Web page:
I had coffee with some friends this morning, and I’m pretty sure I had one of those annoyingly poignant Oprah moments. One guy was joking around, saying that while he was changing his 2 year old’s diaper, he kept thinking “Damn. I was meant for grander purposes than changing this kid’s filth! Why do I have to do this?” Everyone laughed except me.
You see, I spent last Thursday at the Miller Children’s Hospital in Long Beach, handing out baby blankets to parents of infants in the NICU, toddlers on oxygen and pre-teens with feeding tubes. As one of the numerous perks of my crazy career, I was invited to drive a race car (an insanely fun experience, of course) in the Toyota Pro-Celebrity Grand Prix of Long Beach, which raised tens of thousands of dollars for the Miller Children’s Hospital. Before the race, all of the celebrity drivers visited the hospital, signed fan photos and did a little “meet and greet” for the afternoon. We gathered in the lobby of the hospital and were briefed on the protocol for our visit. Most importantly, we were told, NEVER ask a patient why they are there or when they are going home. The unspoken reality was that some of these kids will never go home.
We walked through the hospital floors — me, a Jonas brother, a UFC fighter, and our motley crew of celebs — pulling red wagons full of toys and books and blankets, smiling and laughing and joking around. We put on a good show, but the whole time, my heart was in my throat. I sang songs, made crazy faces, put on a Tinkerbell costume in the play area, and tried not to notice the IV stands, the wheelchairs and the yellow hospital bracelets. It just wouldn’t compute. (These kids couldn’t be sick, could they? My God, they’re just CHILDREN.) I looked into the face of a 20 month old girl, Alyssa, who had both Down Syndrome and leukemia, and saw pure joy. Her mother was so proud of how affectionate her daugher was, with her incredible energy and brilliant smile. As I held Alyssa, she patted my face and stared into my eyes and just radiated happiness. There was NO WAY this girl could be sick. I didn’t want to let myself believe it, because I couldn’t handle it — Alyssa was handling it just fine.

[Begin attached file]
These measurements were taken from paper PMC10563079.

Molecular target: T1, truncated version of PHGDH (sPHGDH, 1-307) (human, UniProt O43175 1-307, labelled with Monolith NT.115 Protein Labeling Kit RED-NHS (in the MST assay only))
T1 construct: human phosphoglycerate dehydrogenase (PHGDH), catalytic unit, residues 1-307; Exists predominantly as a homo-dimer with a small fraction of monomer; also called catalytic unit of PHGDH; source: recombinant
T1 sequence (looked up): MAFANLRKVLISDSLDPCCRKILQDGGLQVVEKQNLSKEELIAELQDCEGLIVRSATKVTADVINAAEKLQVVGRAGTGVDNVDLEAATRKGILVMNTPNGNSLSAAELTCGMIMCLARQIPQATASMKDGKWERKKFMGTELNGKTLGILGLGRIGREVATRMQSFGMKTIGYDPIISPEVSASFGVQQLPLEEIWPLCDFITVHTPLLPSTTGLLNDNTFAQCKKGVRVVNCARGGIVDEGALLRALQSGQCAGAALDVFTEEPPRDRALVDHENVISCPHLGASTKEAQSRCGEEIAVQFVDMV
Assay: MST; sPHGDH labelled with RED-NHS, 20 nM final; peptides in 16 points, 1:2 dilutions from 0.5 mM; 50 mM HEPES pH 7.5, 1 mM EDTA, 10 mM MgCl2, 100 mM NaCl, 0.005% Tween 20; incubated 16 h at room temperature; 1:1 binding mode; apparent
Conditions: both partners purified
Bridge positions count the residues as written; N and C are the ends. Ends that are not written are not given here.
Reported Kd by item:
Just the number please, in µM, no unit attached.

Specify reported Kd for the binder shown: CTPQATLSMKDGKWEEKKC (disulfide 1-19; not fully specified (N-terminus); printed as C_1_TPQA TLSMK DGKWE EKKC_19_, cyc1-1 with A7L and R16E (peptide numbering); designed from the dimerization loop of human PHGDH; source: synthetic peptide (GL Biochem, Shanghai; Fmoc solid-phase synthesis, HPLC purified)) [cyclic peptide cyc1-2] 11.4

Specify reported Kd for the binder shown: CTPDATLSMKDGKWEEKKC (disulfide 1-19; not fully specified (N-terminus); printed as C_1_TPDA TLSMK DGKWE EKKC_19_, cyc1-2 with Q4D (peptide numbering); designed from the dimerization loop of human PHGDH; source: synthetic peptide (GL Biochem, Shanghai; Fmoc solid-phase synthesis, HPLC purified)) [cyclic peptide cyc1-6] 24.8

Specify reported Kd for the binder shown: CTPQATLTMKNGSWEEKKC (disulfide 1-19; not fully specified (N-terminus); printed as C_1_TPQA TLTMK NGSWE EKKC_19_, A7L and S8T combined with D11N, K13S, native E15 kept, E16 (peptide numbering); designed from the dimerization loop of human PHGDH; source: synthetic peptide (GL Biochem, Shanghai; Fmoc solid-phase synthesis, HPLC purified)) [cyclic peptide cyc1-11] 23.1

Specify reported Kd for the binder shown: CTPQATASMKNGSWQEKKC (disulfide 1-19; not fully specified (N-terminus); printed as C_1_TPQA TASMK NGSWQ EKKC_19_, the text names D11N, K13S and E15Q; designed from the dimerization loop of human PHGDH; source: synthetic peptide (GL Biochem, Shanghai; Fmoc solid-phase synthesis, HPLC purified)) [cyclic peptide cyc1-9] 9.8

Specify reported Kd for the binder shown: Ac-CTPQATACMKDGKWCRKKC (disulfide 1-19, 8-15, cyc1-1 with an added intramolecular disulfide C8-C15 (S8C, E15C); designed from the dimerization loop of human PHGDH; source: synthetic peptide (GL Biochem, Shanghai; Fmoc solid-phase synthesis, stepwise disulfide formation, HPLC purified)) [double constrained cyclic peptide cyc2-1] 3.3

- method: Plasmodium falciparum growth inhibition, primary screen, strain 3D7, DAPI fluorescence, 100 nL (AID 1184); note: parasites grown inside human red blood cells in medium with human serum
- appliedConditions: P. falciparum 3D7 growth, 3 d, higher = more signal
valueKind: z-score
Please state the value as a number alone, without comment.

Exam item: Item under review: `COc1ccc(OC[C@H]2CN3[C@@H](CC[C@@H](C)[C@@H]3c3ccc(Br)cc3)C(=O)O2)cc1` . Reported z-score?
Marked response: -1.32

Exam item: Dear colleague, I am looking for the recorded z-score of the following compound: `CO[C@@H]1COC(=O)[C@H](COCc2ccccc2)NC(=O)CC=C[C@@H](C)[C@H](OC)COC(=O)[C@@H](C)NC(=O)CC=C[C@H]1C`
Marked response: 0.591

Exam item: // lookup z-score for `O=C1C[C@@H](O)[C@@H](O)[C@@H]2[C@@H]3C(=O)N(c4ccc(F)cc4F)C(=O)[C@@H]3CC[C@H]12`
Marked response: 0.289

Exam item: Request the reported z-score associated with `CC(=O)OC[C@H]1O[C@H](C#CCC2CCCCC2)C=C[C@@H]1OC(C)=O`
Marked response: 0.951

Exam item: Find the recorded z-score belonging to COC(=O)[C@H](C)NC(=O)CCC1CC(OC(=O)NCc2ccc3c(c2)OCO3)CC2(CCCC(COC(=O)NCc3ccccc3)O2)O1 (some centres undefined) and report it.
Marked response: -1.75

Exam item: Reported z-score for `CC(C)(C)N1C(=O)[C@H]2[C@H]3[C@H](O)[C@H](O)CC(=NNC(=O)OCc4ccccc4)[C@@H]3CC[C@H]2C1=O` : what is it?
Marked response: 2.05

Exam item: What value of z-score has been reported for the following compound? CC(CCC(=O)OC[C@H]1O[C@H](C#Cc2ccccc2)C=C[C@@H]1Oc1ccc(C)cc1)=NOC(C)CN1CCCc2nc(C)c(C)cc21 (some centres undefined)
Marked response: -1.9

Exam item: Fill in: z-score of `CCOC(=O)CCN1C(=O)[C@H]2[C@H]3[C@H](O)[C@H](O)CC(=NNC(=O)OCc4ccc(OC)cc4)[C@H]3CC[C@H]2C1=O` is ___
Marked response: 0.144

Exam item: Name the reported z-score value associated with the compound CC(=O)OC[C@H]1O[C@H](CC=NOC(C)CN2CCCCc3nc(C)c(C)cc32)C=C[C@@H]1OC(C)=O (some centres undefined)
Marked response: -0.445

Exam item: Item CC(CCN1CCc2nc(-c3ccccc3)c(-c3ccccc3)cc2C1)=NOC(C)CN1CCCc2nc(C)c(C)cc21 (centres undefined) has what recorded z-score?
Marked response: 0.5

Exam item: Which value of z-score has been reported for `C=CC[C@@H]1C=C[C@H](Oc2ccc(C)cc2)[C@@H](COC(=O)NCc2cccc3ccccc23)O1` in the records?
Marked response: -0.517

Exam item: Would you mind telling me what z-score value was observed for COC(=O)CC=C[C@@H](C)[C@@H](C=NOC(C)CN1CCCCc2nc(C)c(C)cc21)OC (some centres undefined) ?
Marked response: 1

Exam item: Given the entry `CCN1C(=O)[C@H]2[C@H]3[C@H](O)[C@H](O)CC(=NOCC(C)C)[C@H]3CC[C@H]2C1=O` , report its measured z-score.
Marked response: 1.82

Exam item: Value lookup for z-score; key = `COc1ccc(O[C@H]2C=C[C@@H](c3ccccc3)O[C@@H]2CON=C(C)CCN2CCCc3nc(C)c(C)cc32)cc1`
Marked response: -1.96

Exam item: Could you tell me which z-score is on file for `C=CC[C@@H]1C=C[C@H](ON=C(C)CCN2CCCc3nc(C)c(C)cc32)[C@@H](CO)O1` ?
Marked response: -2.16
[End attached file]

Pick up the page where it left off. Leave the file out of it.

Spending the afternoon with those patients and their families brought home to me the importance of remembering to say THANK YOU to God, the Universe, or whatever greater power you find out there. So for this week, I’ve changed my vocabulary. I GET TO exercise today. I GET TO feed my dog. I GET TO weed the garden. I GET TO do my laundry. I GET TO wipe my daughter’s nose and clean off the skinned knee she got learning to climb the Japanese maple tree in our front yard. My kid is climbing a tree. She’s dressing herself and making up knock-knock jokes for the Easter Bunny and she is healthy. For every moment of this life of mine, I am so grateful.
I’m right there with you sister. Although I have to say that when I woke up with my little girl in Cedar’s after a surgery to put a tube in her stomach, I wish I could have found a way to still feel grateful then because always always always, it could be worse.
Wow, what an incredible read. I have decided that I am also changing my vocabulary as a first step to changing my attitude. I GET TO do all the things I have complained about in the past because there are far too many people who don’t. For me to complain that I have to coach my kids’ soccer teams or go to their school performances or help them with homework is selfish of me and I am honestly a little ashamed I complained about it in the first place.
aah First of all Megyn I love you watch you on grwonded for life and on Rules of engagement you are wonderful as well as the rest of the cast I live in central Was. and working hard on my vegetarian, I would love to see more of your recipes or maybe you need to do a cookbook anyhow, you are wonderful ……….
what a heartwarming and precious experience this must have been, just a reminder that we must be grateful and always remember to pray for those in need, good for you for using your celebrity status to help the heady